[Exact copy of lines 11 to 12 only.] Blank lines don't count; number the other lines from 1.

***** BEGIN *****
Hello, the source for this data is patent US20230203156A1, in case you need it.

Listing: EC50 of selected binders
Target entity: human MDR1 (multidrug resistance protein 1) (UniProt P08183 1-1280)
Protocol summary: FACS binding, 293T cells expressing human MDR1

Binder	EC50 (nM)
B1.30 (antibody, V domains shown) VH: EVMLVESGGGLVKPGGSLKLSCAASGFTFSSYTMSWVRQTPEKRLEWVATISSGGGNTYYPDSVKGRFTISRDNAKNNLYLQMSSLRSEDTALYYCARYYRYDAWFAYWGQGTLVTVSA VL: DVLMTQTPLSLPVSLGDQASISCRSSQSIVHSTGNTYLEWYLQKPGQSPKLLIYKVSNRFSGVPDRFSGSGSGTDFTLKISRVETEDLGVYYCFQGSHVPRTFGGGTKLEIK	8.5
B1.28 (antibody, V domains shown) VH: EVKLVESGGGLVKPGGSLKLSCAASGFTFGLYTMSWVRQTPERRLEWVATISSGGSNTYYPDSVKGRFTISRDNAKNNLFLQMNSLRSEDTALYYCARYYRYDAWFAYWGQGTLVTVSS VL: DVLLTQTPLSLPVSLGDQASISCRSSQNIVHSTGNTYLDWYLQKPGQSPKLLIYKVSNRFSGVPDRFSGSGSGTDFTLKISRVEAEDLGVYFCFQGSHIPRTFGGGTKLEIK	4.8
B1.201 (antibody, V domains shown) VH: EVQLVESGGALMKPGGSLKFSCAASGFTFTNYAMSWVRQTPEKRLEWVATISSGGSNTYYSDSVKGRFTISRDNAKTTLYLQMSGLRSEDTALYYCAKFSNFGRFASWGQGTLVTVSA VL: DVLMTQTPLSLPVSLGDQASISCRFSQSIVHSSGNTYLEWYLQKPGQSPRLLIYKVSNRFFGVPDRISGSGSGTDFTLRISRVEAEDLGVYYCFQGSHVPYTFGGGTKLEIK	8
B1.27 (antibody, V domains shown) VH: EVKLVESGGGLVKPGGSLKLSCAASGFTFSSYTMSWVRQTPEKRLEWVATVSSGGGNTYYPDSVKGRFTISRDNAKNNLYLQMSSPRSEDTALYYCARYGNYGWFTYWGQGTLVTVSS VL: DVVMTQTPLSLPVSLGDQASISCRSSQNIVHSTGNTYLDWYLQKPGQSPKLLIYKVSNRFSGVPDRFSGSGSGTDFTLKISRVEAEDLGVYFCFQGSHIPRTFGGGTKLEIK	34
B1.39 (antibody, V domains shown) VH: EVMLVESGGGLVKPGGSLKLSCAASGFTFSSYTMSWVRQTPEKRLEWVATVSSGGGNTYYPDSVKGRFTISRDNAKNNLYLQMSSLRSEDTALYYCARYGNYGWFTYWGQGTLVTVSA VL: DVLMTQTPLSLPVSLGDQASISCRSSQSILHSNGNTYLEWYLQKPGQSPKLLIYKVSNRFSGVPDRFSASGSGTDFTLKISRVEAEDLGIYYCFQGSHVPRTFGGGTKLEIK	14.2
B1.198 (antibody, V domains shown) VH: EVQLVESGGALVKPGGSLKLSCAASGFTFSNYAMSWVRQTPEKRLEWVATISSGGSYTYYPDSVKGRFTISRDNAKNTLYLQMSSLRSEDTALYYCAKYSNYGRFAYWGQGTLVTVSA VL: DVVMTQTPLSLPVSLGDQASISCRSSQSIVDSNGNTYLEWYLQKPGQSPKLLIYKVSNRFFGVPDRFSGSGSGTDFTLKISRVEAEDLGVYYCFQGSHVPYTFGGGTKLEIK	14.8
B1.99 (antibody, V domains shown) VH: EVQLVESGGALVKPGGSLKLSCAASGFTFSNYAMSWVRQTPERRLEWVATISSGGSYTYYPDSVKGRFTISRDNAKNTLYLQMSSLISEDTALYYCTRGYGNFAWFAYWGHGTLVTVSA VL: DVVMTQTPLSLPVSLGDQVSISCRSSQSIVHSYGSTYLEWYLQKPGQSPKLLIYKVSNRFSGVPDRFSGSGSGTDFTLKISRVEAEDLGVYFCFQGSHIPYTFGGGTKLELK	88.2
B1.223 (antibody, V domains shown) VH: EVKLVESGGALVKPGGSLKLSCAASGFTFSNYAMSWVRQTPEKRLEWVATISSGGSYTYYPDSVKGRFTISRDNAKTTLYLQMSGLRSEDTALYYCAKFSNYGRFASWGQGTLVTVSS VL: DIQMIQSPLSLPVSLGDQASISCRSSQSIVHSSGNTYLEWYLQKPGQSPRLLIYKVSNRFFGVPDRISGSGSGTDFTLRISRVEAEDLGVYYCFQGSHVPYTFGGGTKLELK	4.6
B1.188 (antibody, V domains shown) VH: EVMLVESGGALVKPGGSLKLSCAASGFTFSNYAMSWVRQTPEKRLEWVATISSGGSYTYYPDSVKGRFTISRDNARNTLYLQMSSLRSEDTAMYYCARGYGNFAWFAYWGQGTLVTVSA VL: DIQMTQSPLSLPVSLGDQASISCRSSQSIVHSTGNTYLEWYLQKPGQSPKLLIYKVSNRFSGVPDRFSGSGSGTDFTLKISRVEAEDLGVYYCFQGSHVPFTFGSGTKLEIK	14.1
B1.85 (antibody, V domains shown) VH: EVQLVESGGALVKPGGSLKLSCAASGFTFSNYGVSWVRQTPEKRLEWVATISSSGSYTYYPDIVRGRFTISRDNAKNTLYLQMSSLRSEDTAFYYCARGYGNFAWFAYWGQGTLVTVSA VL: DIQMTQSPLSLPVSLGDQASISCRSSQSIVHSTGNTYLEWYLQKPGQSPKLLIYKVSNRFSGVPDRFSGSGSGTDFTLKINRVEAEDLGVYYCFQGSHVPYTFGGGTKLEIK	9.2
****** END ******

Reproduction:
B1.198 (antibody, V domains shown) VH: EVQLVESGGALVKPGGSLKLSCAASGFTFSNYAMSWVRQTPEKRLEWVATISSGGSYTYYPDSVKGRFTISRDNAKNTLYLQMSSLRSEDTALYYCAKYSNYGRFAYWGQGTLVTVSA VL: DVVMTQTPLSLPVSLGDQASISCRSSQSIVDSNGNTYLEWYLQKPGQSPKLLIYKVSNRFFGVPDRFSGSGSGTDFTLKISRVEAEDLGVYYCFQGSHVPYTFGGGTKLEIK	14.8
B1.99 (antibody, V domains shown) VH: EVQLVESGGALVKPGGSLKLSCAASGFTFSNYAMSWVRQTPERRLEWVATISSGGSYTYYPDSVKGRFTISRDNAKNTLYLQMSSLISEDTALYYCTRGYGNFAWFAYWGHGTLVTVSA VL: DVVMTQTPLSLPVSLGDQVSISCRSSQSIVHSYGSTYLEWYLQKPGQSPKLLIYKVSNRFSGVPDRFSGSGSGTDFTLKISRVEAEDLGVYFCFQGSHIPYTFGGGTKLELK	88.2